The extracellular calcium-sensing receptor regulates human fetal lung development via CFTR

Sarah C. Brennan, William J. Wilkinson, Hsiu Er Tseng, Brenda Finney, Bethan Monk, Holly Dibble, Samantha Quilliam, David Warburton, Luis J. Galietta, Paul J. Kemp, Daniela Riccardi

Research output: Contribution to journalArticlepeer-review


Optimal fetal lung growth requires anion-driven fluid secretion into the lumen of the developing organ. The fetus is hypercalcemic compared to the mother and here we show that in the developing human lung this hypercalcaemia acts on the extracellular calcium-sensing receptor, CaSR, to promote fluid-driven lung expansion through activation of the cystic fibrosis transmembrane conductance regulator, CFTR. Several chloride channels including TMEM16, bestrophin, CFTR, CLCN2 and CLCA1, are also expressed in the developing human fetal lung at gestational stages when CaSR expression is maximal. Measurements of Cl- -driven fluid secretion in organ explant cultures show that pharmacological CaSR activation by calcimimetics stimulates lung fluid secretion through CFTR, an effect which in humans, but not mice, was also mimicked by fetal hypercalcemic conditions, demonstrating that the physiological relevance of such a mechanism appears to be species-specific. Calcimimetics promote CFTR opening by activating adenylate cyclase and we show that Ca2+ -stimulated type I adenylate cyclase is expressed in the developing human lung. Together, these observations suggest that physiological fetal hypercalcemia, acting on the CaSR, promotes human fetal lung development via cAMP-dependent opening of CFTR. Disturbances in this process would be expected to permanently impact lung structure and might predispose to certain postnatal respiratory diseases.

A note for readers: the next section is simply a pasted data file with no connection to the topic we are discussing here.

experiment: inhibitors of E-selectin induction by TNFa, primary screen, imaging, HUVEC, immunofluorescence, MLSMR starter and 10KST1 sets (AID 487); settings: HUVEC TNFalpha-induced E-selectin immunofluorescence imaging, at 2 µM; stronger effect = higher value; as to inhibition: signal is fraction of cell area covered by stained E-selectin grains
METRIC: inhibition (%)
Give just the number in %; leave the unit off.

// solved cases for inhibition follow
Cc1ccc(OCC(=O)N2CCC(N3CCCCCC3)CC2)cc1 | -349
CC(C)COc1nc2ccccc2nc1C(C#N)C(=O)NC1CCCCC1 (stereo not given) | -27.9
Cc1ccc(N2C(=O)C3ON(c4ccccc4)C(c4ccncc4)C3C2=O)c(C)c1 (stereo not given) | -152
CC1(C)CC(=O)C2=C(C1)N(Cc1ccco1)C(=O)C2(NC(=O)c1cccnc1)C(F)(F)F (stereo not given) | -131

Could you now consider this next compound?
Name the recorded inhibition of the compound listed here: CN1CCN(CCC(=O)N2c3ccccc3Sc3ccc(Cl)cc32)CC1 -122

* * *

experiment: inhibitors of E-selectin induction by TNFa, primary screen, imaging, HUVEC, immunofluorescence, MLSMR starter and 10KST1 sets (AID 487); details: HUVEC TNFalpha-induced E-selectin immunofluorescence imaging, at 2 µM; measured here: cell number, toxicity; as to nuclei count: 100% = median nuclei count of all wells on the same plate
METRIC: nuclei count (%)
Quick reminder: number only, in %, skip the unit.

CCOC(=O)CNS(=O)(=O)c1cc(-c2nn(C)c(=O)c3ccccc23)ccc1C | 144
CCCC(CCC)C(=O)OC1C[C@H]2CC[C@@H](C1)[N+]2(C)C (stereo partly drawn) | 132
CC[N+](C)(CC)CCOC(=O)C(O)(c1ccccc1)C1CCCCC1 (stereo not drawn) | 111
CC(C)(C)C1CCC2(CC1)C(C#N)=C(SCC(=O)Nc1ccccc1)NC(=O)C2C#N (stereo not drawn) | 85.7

Original languageEnglish
Article number21975
JournalScientific Reports
Publication statusPublished - Feb 25 2016

ASJC Scopus subject areas

  • General


Dive into the research topics of 'The extracellular calcium-sensing receptor regulates human fetal lung development via CFTR'. Together they form a unique fingerprint.

Cite this